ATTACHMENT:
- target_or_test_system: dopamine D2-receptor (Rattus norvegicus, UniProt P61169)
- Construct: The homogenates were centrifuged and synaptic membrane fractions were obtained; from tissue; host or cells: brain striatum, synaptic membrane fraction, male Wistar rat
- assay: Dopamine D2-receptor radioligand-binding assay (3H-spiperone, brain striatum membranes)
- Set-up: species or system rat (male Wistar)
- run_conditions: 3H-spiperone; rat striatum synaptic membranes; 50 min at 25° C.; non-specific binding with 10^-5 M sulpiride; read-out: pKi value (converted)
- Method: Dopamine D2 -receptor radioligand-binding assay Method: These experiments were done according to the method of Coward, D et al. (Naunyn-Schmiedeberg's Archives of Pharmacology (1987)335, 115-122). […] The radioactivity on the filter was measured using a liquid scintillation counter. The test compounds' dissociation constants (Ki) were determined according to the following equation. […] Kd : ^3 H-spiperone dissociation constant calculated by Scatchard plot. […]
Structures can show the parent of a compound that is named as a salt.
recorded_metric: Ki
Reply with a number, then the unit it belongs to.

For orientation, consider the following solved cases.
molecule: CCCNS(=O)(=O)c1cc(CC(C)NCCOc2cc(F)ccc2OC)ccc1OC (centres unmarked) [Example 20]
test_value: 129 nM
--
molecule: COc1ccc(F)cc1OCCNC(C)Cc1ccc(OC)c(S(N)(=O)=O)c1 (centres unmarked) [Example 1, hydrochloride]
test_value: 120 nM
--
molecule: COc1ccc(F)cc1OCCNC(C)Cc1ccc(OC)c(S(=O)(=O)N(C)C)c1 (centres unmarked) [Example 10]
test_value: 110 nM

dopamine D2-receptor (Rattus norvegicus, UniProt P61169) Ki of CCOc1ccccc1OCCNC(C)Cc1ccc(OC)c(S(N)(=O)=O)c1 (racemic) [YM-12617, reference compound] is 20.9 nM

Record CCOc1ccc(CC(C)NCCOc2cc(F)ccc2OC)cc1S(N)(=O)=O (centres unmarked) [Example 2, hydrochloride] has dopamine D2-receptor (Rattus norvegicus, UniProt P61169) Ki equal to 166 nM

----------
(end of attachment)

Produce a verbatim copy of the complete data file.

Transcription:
- target_or_test_system: dopamine D2-receptor (Rattus norvegicus, UniProt P61169)
- Construct: The homogenates were centrifuged and synaptic membrane fractions were obtained; from tissue; host or cells: brain striatum, synaptic membrane fraction, male Wistar rat
- assay: Dopamine D2-receptor radioligand-binding assay (3H-spiperone, brain striatum membranes)
- Set-up: species or system rat (male Wistar)
- run_conditions: 3H-spiperone; rat striatum synaptic membranes; 50 min at 25° C.; non-specific binding with 10^-5 M sulpiride; read-out: pKi value (converted)
- Method: Dopamine D2 -receptor radioligand-binding assay Method: These experiments were done according to the method of Coward, D et al. (Naunyn-Schmiedeberg's Archives of Pharmacology (1987)335, 115-122). […] The radioactivity on the filter was measured using a liquid scintillation counter. The test compounds' dissociation constants (Ki) were determined according to the following equation. […] Kd : ^3 H-spiperone dissociation constant calculated by Scatchard plot. […]
Structures can show the parent of a compound that is named as a salt.
recorded_metric: Ki
Reply with a number, then the unit it belongs to.

For orientation, consider the following solved cases.
molecule: CCCNS(=O)(=O)c1cc(CC(C)NCCOc2cc(F)ccc2OC)ccc1OC (centres unmarked) [Example 20]
test_value: 129 nM
--
molecule: COc1ccc(F)cc1OCCNC(C)Cc1ccc(OC)c(S(N)(=O)=O)c1 (centres unmarked) [Example 1, hydrochloride]
test_value: 120 nM
--
molecule: COc1ccc(F)cc1OCCNC(C)Cc1ccc(OC)c(S(=O)(=O)N(C)C)c1 (centres unmarked) [Example 10]
test_value: 110 nM

dopamine D2-receptor (Rattus norvegicus, UniProt P61169) Ki of CCOc1ccccc1OCCNC(C)Cc1ccc(OC)c(S(N)(=O)=O)c1 (racemic) [YM-12617, reference compound] is 20.9 nM

Record CCOc1ccc(CC(C)NCCOc2cc(F)ccc2OC)cc1S(N)(=O)=O (centres unmarked) [Example 2, hydrochloride] has dopamine D2-receptor (Rattus norvegicus, UniProt P61169) Ki equal to 166 nM

----------